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Sappada-Prato Carnico
Sharing trails

Gateway pavilions at the entrance to the networks of paths between the valleys

Sappada and Prato Carnico (UD) 2021

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data

4 architects + 1 architecture student (1 university)

1 country (Italy)

4 days of surveys, preliminary studies and design

client

Festival vicino/lontano mont

 

atelier mobile

Luca Barello, Niccolò Suraci, Cristiano Tosco

partners/organizing comitee

Ordine degli Architetti, PPC della Provincia di Udine: Lorenzo Cotrer

Comune di Sappada: Andrea Polencic

Pro Loco Val Pesarina: Andrea Puschiasis

 

design team

Chiara Buccolini, Andrea Comuzzi, Vera Novello, Francesco Pavanello, Micaela Tedone

consultant

Nilo Pravisano (rifugio De Gasperi manager from 1978 to 2016)

 

contributions and assistance

Paolo Bon (Ordine Architetti PPC della Provincia di Udine), Pietro De Faccio and Adriana Stroili (CAI Tolmezzo), Enrico Agostinis (historian), Simone Gonone (rifugio De Gasperi manager)

 

in collaboration with

Comuni di Sappada e Prato Carnico, ASCA, Sezioni CAI di Tolmezzo e Sappada, Rifugio De Gasperi, Officina Montagna – Cantiere Friuli UniUd, Cadore CSD

 

photos

atelier mobile, Elena Bo, Andrea Puschiasis

special thanks to

Claudio Pellizzari e Paola Colombo (Festival vicino/lontano mont)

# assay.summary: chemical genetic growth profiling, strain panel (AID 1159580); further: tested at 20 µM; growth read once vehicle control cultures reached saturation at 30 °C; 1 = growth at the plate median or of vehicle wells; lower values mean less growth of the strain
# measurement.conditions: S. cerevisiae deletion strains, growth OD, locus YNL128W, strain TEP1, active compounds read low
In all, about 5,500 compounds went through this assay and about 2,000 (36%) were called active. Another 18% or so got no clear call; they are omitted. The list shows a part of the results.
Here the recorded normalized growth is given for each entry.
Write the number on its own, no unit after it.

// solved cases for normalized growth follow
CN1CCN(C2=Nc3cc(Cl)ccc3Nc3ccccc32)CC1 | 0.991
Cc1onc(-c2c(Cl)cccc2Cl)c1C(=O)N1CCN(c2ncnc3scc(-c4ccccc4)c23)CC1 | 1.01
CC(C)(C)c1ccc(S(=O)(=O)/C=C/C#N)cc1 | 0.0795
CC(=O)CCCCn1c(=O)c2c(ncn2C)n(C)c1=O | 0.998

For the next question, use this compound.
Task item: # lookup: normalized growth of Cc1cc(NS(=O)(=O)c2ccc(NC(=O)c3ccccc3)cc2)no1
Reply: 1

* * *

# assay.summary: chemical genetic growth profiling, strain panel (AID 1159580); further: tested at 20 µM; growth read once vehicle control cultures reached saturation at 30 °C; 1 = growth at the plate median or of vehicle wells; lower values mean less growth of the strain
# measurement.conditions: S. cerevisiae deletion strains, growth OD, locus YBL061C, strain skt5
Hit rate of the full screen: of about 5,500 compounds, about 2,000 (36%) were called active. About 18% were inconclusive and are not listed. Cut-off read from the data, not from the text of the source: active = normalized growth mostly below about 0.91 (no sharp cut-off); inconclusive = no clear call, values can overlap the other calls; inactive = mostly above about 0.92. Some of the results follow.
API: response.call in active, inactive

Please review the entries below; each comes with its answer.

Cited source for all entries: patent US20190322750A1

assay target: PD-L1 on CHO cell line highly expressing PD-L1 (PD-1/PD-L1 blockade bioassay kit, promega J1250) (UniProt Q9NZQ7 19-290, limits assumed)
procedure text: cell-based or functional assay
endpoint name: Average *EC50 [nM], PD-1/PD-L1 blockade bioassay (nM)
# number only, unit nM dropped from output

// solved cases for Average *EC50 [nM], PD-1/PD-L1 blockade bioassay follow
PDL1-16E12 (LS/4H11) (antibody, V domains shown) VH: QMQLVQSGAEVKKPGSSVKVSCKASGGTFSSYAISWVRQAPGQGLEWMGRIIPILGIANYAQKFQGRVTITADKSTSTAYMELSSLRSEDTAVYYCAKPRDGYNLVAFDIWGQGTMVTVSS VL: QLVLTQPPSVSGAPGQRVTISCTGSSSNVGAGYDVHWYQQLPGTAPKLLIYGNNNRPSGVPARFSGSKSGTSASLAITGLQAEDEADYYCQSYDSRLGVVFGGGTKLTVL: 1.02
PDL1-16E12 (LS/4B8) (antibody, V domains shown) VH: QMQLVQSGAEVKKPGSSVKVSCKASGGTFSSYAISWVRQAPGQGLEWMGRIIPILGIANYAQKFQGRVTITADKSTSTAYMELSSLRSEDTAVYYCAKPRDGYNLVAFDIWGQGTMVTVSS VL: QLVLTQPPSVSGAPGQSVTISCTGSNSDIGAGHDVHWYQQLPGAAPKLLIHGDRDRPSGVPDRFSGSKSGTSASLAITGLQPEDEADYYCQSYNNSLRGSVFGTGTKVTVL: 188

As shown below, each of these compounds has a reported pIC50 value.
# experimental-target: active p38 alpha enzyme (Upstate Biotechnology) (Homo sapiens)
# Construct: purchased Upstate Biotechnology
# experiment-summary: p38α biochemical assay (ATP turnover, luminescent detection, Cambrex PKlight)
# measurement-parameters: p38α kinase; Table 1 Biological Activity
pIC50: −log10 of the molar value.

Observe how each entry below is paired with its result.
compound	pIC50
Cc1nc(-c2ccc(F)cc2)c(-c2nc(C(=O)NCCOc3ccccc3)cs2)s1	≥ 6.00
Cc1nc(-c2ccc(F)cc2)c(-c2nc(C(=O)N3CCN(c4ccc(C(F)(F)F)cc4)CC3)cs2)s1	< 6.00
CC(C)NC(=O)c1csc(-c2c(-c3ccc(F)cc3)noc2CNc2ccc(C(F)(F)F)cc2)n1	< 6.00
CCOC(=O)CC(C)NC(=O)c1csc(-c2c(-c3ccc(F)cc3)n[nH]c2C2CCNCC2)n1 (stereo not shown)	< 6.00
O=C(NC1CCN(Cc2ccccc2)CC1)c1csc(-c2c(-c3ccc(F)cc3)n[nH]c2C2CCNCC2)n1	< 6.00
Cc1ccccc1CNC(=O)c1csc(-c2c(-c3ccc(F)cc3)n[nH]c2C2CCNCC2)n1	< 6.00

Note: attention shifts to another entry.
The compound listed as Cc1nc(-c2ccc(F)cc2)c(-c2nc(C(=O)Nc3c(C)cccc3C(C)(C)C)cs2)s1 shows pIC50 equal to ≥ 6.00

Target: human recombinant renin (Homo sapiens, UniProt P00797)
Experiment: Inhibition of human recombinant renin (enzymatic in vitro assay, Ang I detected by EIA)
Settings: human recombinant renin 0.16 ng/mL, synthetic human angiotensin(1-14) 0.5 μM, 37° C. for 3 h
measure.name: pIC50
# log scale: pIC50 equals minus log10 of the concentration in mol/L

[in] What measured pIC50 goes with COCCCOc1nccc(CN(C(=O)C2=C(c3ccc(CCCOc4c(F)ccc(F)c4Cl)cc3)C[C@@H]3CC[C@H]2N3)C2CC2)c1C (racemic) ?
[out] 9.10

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The Corbellini trail, built in the 1930s by carving into the mountainside, was intended to create easier connections between Sappada and the Pesarina Valley. Starting from the trail, the knowledge of the area was deepened through walks, visits, discussions and debates with those who know and live in the mountains and the two valleys.

In the meadow, in front of Cima Sappada's Ethnographic Museum, it was built the full-scale abstract model of the design proposal: the construction of two pavilions, one for each valley, along the trails. Two "gates" each consisting of a pair of rooms, whose shape recalls the slope of the roofs and the cross-section of the valleys, while the walls are made up of panels composed of elements of traditional architecture and decoration: wooden shingles, holes in the parapets, hay drying structures.

The "room" with the most open shape is dedicated to Sappada, the one with the sharpest shape to Val Pesarina: their conjunction represents the symbolic connection between places and communities, and an invitation to meet, exchange and share.

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